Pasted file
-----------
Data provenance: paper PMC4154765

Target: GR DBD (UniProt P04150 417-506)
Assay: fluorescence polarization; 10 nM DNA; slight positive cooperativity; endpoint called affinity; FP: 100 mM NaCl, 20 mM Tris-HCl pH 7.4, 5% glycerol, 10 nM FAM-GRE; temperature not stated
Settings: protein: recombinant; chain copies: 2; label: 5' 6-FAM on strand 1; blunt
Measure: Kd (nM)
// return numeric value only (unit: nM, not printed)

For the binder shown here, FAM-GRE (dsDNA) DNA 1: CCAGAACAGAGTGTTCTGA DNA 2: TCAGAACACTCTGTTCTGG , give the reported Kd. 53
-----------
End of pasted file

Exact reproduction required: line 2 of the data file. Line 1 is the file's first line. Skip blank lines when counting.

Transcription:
Target: GR DBD (UniProt P04150 417-506)